If you've tuned into the news today, you've probably heard that there are new mortgage rules coming into effect on January 1st. 2018. Over the next week you'll most likely hear a lot of commentary on whether these rules are good, bad, necessary, or unnecessary. And no doubt someone somewhere will come to the conclusion that no one will ever get a mortgage again, and that the housing market in Canada is going to come crashing down around us. Please remember that it's the media's job to write headlines and attract eyes, so they tend to sensationalize everything. Take what you hear with a grain of salt. Mortgages will still be written, and houses will still be bought.
Whether you are looking to save a downpayment for your first home or you would like to pay down your existing mortgage just a little more quickly, the secret to getting ahead might just be in managing your spending habits.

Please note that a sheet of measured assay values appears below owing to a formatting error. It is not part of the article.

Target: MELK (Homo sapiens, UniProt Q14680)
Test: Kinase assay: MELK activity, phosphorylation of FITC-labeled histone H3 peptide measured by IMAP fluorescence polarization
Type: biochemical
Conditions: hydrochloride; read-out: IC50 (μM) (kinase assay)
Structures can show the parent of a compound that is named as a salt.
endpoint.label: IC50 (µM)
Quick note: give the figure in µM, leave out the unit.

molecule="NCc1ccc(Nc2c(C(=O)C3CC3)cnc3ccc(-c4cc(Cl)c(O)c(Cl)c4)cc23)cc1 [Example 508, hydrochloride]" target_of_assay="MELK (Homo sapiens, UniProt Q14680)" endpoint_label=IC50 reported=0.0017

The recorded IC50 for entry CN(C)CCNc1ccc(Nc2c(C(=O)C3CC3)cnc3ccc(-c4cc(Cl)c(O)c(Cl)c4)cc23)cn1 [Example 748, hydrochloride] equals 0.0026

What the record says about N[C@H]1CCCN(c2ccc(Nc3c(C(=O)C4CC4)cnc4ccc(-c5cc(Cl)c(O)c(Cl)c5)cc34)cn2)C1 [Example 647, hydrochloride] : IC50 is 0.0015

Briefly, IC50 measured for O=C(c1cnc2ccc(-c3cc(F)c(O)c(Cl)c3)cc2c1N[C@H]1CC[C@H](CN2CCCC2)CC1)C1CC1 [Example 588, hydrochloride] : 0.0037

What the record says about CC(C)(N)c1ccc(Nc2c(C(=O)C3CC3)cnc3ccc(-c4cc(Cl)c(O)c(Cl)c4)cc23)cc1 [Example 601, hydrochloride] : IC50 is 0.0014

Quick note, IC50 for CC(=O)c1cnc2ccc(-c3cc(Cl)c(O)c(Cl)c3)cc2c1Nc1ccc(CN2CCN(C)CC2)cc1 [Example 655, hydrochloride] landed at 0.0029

Oftentimes people assume that housing is our single biggest expense, and although that was true in 1961, times have changed! According to research done by the Fraser Institute, last year the average Canadian family spent more on taxes than housing, food, and clothing combined. Here is the news release from the Fraser Institute along with a copy of the report.
Thinking about buying your first home?
If you've missed a payment on your credit card (or line of credit) and you're wondering how this will impact your creditworthiness down the road, this article is for you. But before we get started, if you have an overdue balance on any of your credit cards at this exact moment, go, make the minimum payment right now. Seriously, login to your internet banking and make the minimum payment. The rest can wait.
With all the government changes happening in the mortgage market right now, the good people over at Mortgage Professionals Canada via their online publication Canadian Mortgage Trends just published an interesting couple of articles on their blog. Most recently "How Big is Canada's Mortgage Market" gives perspective to just how much money is leant annually through mortgage financing, while providing context to the importance of their recent article "DOF Challenged in Parliament"